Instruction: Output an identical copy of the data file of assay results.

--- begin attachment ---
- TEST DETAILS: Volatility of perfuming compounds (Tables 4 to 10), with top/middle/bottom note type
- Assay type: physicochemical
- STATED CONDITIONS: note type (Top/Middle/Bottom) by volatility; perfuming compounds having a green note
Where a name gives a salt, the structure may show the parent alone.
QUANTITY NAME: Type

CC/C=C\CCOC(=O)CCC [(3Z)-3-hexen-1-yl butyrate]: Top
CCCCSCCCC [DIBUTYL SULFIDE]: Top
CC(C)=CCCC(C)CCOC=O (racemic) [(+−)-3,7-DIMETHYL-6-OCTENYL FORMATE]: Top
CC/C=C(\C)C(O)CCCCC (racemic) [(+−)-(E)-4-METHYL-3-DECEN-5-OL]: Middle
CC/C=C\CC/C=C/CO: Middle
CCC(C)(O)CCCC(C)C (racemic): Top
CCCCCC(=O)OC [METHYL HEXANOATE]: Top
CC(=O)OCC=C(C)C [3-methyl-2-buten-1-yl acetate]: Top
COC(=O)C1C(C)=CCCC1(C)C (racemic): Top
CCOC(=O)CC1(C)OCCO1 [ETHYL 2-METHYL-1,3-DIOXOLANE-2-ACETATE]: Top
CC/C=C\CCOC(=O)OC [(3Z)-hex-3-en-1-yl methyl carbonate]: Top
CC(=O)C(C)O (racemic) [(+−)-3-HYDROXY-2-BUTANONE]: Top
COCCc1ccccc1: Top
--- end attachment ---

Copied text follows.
- TEST DETAILS: Volatility of perfuming compounds (Tables 4 to 10), with top/middle/bottom note type
- Assay type: physicochemical
- STATED CONDITIONS: note type (Top/Middle/Bottom) by volatility; perfuming compounds having a green note
Where a name gives a salt, the structure may show the parent alone.
QUANTITY NAME: Type

CC/C=C\CCOC(=O)CCC [(3Z)-3-hexen-1-yl butyrate]: Top
CCCCSCCCC [DIBUTYL SULFIDE]: Top
CC(C)=CCCC(C)CCOC=O (racemic) [(+−)-3,7-DIMETHYL-6-OCTENYL FORMATE]: Top
CC/C=C(\C)C(O)CCCCC (racemic) [(+−)-(E)-4-METHYL-3-DECEN-5-OL]: Middle
CC/C=C\CC/C=C/CO: Middle
CCC(C)(O)CCCC(C)C (racemic): Top
CCCCCC(=O)OC [METHYL HEXANOATE]: Top
CC(=O)OCC=C(C)C [3-methyl-2-buten-1-yl acetate]: Top
COC(=O)C1C(C)=CCCC1(C)C (racemic): Top
CCOC(=O)CC1(C)OCCO1 [ETHYL 2-METHYL-1,3-DIOXOLANE-2-ACETATE]: Top
CC/C=C\CCOC(=O)OC [(3Z)-hex-3-en-1-yl methyl carbonate]: Top
CC(=O)C(C)O (racemic) [(+−)-3-HYDROXY-2-BUTANONE]: Top
COCCc1ccccc1: Top